The Casa Chacona Museum is found on the ground floor of a nineteenth century house. At the entrance, one can see a life-size reproduction of the statue of Kon Tiki, a pre-Incan sun god. Likewise, in the first room one can appreciate examples of sculptures and engravings of bearded gods of Mexico and Peru, different to the beardless population of the new world. The second room serves as as introduction to Thor Heyerdahl's cultural parallelisms theory; a wide range of examples of sculptures and engravings of bearded gods from Mexico and Peru. The panels of the room illustrate the marine currents of the Atlantic Ocean, that facilitate the voyage across the ocean, posing the question of whether these currents could have served to allow a transoceanic cultural contact between ancient civilizations.
In the third room one can see the recreation of the construction of a reed boat by Aymara natives from Bolivia. In the reliefs one can appreciate the crafts created by former civilizations of ancient Egypt, Mesopotamia, Peru and even Easter Island. A map indicates the different places of the world where reed boats were formerly built. A second map shows the location of pyramids and other step structures around the world.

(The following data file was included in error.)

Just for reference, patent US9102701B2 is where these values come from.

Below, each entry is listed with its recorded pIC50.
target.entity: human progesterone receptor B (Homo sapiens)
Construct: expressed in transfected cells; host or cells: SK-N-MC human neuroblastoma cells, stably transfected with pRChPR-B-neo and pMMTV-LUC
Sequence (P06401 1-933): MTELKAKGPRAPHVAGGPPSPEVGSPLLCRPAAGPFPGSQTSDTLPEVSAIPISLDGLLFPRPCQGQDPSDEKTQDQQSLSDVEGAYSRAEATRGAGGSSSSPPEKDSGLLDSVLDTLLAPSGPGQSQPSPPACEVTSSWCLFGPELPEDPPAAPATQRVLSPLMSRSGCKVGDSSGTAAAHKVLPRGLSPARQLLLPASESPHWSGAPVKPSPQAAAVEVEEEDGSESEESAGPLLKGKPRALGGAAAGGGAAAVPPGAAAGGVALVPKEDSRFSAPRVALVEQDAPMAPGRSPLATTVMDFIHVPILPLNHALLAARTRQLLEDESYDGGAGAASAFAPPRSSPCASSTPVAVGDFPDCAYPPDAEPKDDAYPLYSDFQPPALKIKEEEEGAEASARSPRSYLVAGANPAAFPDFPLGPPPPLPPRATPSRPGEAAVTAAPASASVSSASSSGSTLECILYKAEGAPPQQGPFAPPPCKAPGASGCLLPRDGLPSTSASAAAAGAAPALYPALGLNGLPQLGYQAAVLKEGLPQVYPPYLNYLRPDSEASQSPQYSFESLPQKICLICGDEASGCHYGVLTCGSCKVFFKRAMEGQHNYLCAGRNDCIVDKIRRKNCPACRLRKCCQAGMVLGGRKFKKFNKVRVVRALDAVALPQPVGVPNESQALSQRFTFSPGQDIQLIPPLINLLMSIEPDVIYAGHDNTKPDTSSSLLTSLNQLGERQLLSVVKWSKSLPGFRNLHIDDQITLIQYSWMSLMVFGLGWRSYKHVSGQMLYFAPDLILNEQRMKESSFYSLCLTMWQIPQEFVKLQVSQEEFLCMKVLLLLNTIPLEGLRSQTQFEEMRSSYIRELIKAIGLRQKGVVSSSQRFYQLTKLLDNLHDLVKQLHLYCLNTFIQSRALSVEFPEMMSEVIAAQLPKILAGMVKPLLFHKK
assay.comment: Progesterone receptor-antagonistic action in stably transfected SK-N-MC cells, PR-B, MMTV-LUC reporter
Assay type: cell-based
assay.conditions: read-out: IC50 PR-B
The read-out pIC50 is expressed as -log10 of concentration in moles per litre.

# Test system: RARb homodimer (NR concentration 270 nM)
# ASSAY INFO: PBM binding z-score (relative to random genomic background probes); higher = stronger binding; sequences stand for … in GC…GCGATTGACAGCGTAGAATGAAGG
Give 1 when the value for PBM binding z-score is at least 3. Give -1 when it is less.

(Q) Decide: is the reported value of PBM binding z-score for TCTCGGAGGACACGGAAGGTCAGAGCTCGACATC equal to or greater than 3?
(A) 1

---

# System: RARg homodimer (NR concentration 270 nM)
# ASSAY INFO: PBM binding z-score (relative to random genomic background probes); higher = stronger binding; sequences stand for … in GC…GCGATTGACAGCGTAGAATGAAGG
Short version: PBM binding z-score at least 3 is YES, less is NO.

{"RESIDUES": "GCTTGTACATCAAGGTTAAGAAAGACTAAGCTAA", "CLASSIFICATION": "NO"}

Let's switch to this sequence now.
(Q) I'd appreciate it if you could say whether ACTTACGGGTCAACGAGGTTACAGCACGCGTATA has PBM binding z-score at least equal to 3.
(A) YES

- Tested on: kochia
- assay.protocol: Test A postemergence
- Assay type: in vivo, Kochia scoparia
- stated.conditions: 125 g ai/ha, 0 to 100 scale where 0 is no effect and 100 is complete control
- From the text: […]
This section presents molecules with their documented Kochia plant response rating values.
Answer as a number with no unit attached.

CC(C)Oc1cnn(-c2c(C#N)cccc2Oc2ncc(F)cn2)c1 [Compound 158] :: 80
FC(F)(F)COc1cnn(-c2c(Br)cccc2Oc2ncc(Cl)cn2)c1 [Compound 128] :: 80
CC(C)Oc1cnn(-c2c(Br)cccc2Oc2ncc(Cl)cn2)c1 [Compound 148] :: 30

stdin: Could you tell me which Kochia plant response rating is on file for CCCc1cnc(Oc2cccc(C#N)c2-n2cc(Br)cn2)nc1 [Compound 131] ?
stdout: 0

The following room and the central court of the museum house one of the largest photographic collections of pyramids and step structures of the world, located all around the planet. Finally one can learn about the scientific investigations undertaken at Güímar's pyramid complex, such the exact archaeoastronomical orientation of the main complex to the summer and winter solstices, the main constructive details of Güímar's Pyramids, the results of the archaeological excavations carried out in the structures and in the Chacona Cave, and the different theories developed to explain the meaning of these structures.